If you’re in the market for a new heater, there’s really no better option than a geothermal system (and not just because of the 30% tax credit). When you look at what this system has to offer—both in technology and in its operations—it’s tough to say “No.” However, we won’t try and say that geothermal heating services are a good fit for every homeowner.
We’ll explain a little about what these systems are, why we love them, and what you would need to consider before installing one.
So, Just What Are They?
Inside your home, the geothermal heater operates just like a forced-air system. It’s capable of generating either cold or warm air, so you can use it all year-round. It can cool or heat your entire home effectively through the use of air ducts.
From the perspective of the homeowner or a guest, you wouldn’t be able to tell it apart from a normal air conditioner or furnace.
However, that’s only taking into account half of the system. The other half consists of several feet of metal loops, buried about 15 feet below the ground. This is the portion of the system that is responsible for creating cool or warm air.
They’re Heat Pumps
What makes a geothermal system special is that it’s a kind of heat pump. Specifically, a ground-source heat pump. Here’s why that matters:
- Heat pumps can operate as either an air conditioner or a heater, simply by flicking the switch.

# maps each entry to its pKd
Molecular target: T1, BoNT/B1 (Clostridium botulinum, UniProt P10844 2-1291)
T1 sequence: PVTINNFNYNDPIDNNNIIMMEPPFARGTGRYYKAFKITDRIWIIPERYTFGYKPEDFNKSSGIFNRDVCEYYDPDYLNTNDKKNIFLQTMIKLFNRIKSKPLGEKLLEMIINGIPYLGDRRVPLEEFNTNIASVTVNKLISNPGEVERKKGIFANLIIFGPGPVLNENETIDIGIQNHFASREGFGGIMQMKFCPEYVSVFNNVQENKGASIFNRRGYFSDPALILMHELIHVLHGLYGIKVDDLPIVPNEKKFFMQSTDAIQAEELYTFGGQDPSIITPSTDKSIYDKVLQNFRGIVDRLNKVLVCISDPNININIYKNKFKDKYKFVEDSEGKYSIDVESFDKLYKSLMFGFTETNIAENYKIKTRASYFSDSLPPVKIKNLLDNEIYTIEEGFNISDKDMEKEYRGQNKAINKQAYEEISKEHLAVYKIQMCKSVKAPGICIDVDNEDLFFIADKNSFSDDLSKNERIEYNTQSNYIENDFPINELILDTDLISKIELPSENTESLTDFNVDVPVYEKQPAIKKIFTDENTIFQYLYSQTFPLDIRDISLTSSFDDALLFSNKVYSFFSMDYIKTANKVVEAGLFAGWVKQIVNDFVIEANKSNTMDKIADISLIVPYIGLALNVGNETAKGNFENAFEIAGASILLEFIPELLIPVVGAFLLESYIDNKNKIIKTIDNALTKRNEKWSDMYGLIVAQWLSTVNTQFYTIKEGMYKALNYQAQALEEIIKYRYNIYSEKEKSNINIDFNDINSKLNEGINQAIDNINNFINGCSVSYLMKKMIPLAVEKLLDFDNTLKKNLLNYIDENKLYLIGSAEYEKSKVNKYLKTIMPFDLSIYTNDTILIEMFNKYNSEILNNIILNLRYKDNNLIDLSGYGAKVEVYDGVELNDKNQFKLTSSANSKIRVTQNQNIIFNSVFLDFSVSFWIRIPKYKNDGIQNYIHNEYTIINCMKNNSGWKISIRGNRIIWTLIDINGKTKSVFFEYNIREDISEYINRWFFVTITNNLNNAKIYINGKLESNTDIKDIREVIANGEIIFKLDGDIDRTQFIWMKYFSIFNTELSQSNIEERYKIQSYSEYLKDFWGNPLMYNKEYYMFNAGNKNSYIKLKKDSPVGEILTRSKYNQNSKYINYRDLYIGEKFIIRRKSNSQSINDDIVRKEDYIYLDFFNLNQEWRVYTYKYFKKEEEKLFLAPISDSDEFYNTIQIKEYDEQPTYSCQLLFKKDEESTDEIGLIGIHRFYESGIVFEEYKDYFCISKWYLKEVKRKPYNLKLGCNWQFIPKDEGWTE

- In the simplest of terms, they create warm air by “recycling” the air. This is far more efficient than combustion.
- Heat pumps are the least expensive electric HVAC systems on the market.
The Ground-Source Difference
Heat pumps are normally air-source, meaning they heat or cool your home using the outdoor and indoor air as a source. While this is efficient for most of the year, particularly cold weather can force an air-source heat pump to turn on its auxiliary heating mode—and that can cost a little bit more.
On the other hand, ground-source heat pumps take advantage of the fact that temperatures beneath the soil remain the same all year-round. You can guarantee efficient heating all year-round.
What to Keep In Mind
There are plenty of benefits to a geothermal system, but depending on who you are, some of those could be a “con” rather than a “pro.”
- Long lifespan: The loops in a geothermal system are estimated to last nearly 50 years. You might not want to install this system in a home that you don’t plan to stay in for life.
- Still a forced-air heater: Although forced-air heaters make up a majority of heating products on the market, some would prefer a method that doesn’t involve blowing hot air around the home, such as a radiant heating system.
- Ducts: Ducts are a cost-effective way to send cooled or heated air through your home, but they can require maintenance every few years. Some prefer the flexibility of ductless systems instead.
To learn more about geothermal heating systems, contact Collier’s Comfort today. True Comfort, True Savings.